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Dev Med Child Neurol. 2017 Aug;59(8):843-851. doi: 10.1111/dmcn.13427. Epub 2017 Apr 1.

Medial gastrocnemius and soleus muscle-tendon unit, fascicle, and tendon interaction during walking in children with cerebral palsy.

Author information

Queensland Cerebral Palsy and Rehabilitation Research Centre, Child Health Research Centre, Faculty of Medicine, The University of Queensland, Brisbane, Australia.
Queensland Children's Motion Analysis Service, Children's Health Queensland Hospital and Health Service, Brisbane, Australia.
Centre for Musculoskeletal Research, Menzies Health Institute Queensland, Gold Coast, Australia.
Department of Mechanical Engineering and INSIGNEO Institute for in silico Medicine, University of Sheffield, Sheffield, UK.
School of Human Movement Studies, The University of Queensland, St Lucia, Australia.



This study investigates the in vivo function of the medial gastrocnemius and soleus muscle-tendon units (MTU), fascicles, and tendons during walking in children with cerebral palsy (CP) and an equinus gait pattern.


Fourteen children with CP (9 males, 5 females; mean age 10y 6mo, standard deviation [SD] 2y 11mo; GMFCS level I=8, II=6), and 10 typically developing (6 males, 4 females; mean age 10y, SD 2y 1mo) undertook full body 3D gait analysis and simultaneous B-mode ultrasound images of the medial gastrocnemius and soleus fascicles during level walking. Fascicle lengths were analysed using a semi-automated tracking algorithm and MTUs using OpenSim. Statistical parametric mapping (two-sample t-test) was used to compare differences between groups (p<0.05).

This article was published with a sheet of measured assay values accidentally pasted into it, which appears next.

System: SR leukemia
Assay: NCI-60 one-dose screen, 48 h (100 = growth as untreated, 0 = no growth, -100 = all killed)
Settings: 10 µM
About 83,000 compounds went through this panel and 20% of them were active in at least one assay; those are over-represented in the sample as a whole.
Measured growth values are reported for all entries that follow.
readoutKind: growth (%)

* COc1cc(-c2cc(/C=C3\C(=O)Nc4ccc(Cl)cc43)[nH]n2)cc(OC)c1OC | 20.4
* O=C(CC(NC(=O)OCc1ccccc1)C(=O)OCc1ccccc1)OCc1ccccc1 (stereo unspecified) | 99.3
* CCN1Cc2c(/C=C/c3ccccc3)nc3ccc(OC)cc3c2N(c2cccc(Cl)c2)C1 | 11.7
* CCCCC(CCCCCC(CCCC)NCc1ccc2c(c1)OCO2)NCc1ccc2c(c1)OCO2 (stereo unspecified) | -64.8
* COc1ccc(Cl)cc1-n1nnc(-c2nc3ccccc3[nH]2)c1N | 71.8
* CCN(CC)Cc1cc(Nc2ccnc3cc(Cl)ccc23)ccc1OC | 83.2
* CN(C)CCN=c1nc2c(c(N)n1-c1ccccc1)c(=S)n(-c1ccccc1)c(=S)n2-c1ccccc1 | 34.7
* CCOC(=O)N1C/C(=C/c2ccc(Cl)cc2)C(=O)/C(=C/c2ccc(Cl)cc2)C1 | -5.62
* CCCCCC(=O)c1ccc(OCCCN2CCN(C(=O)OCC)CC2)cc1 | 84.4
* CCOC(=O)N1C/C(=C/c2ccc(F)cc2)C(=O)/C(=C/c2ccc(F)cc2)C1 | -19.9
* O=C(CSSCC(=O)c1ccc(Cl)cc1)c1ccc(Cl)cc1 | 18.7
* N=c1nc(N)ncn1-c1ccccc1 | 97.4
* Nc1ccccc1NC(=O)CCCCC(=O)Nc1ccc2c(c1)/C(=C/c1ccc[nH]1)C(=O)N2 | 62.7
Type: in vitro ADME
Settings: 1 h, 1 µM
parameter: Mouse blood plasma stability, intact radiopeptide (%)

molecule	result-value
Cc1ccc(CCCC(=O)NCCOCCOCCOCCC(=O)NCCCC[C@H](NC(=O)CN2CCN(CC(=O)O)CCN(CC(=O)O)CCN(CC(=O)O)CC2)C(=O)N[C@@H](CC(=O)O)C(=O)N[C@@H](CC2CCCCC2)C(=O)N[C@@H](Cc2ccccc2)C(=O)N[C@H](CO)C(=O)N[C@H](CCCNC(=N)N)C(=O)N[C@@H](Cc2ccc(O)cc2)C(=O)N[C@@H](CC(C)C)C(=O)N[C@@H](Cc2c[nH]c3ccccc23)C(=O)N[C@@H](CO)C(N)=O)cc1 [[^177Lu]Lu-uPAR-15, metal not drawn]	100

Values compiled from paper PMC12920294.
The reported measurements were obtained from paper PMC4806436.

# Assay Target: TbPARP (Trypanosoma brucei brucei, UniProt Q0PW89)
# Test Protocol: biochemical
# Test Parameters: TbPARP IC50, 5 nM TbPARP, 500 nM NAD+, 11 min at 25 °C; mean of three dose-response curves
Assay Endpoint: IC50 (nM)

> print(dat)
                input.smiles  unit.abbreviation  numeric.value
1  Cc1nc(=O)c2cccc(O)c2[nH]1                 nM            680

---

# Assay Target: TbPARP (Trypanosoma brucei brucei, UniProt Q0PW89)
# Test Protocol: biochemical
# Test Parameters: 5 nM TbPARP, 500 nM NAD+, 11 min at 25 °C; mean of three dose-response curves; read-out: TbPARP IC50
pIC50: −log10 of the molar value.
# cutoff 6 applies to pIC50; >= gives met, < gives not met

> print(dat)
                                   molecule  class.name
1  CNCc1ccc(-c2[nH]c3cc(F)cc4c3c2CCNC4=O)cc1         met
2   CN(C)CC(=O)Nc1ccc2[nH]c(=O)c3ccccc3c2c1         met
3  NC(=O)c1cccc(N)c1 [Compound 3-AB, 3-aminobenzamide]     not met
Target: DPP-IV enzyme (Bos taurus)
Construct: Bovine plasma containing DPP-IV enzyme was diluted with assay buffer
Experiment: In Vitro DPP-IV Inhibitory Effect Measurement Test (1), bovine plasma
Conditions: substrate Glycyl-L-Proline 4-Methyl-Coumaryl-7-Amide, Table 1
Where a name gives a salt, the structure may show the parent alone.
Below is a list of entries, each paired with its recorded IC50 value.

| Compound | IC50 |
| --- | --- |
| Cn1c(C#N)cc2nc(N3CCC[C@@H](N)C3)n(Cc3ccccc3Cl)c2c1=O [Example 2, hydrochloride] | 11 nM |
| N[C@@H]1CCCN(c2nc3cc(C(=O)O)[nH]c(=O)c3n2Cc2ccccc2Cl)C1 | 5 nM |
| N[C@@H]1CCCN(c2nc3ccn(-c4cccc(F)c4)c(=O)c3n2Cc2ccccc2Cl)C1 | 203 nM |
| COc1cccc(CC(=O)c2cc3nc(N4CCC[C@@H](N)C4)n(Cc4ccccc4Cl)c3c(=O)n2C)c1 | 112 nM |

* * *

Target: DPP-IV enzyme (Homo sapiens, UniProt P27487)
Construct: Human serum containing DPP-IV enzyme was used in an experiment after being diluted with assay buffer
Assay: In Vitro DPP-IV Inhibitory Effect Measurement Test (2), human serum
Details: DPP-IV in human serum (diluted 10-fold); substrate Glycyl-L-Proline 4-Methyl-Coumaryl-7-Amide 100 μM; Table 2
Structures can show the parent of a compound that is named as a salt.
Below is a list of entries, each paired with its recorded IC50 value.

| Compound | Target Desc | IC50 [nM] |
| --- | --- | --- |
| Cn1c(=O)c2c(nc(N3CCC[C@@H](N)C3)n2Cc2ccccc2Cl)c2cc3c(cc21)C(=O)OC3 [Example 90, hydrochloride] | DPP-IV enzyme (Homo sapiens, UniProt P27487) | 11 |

In the CP group medial gastrocnemius fascicles lengthened during mid-stance gait and remained longer into late-stance compared to the typically developing group (p<0.001). CP medial gastrocnemius fascicles shortened less during stance (1.16mm [SD 1.47mm]) compared to the typically developing group (4.48mm [SD 1.94mm], p<0.001). In the CP group the medial gastrocnemius and soleus MTU and tendon were longer during early- and mid-stance (p<0.001). Ankle power during push-off (p=0.015) and positive work (p<0.002) and net work (p<0.001) were significantly lower in the CP group.


Eccentric action of the CP medial gastrocnemius muscle fascicles during mid-stance walking is consistent with reduced volume and neuromuscular control of impaired muscle. Reduced ankle push-off power and positive work in the children with CP may be attributed to reduced active medial gastrocnemius fascicle shortening. These findings suggest a reliance on passive force generation for forward propulsion during equinus gait.

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